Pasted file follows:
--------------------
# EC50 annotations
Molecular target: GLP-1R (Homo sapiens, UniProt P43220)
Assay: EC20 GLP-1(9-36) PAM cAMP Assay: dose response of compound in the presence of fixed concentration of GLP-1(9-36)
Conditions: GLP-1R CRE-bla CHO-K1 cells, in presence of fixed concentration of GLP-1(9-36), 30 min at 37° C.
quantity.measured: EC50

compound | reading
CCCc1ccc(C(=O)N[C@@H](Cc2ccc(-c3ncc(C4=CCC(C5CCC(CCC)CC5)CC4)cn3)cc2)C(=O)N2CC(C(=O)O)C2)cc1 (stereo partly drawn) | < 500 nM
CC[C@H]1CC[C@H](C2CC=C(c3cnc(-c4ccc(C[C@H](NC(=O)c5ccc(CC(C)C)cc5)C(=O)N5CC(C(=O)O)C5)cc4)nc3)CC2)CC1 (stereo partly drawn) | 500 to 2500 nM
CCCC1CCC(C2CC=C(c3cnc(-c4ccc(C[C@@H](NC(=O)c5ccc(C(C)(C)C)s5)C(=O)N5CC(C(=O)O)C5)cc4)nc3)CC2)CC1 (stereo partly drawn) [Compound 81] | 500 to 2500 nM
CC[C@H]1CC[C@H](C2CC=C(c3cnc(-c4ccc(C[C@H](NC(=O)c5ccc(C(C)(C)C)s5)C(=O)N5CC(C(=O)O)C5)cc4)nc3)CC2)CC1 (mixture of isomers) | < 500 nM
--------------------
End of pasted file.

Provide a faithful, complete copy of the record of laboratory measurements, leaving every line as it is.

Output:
# EC50 annotations
Molecular target: GLP-1R (Homo sapiens, UniProt P43220)
Assay: EC20 GLP-1(9-36) PAM cAMP Assay: dose response of compound in the presence of fixed concentration of GLP-1(9-36)
Conditions: GLP-1R CRE-bla CHO-K1 cells, in presence of fixed concentration of GLP-1(9-36), 30 min at 37° C.
quantity.measured: EC50

compound | reading
CCCc1ccc(C(=O)N[C@@H](Cc2ccc(-c3ncc(C4=CCC(C5CCC(CCC)CC5)CC4)cn3)cc2)C(=O)N2CC(C(=O)O)C2)cc1 (stereo partly drawn) | < 500 nM
CC[C@H]1CC[C@H](C2CC=C(c3cnc(-c4ccc(C[C@H](NC(=O)c5ccc(CC(C)C)cc5)C(=O)N5CC(C(=O)O)C5)cc4)nc3)CC2)CC1 (stereo partly drawn) | 500 to 2500 nM
CCCC1CCC(C2CC=C(c3cnc(-c4ccc(C[C@@H](NC(=O)c5ccc(C(C)(C)C)s5)C(=O)N5CC(C(=O)O)C5)cc4)nc3)CC2)CC1 (stereo partly drawn) [Compound 81] | 500 to 2500 nM
CC[C@H]1CC[C@H](C2CC=C(c3cnc(-c4ccc(C[C@H](NC(=O)c5ccc(C(C)(C)C)s5)C(=O)N5CC(C(=O)O)C5)cc4)nc3)CC2)CC1 (mixture of isomers) | < 500 nM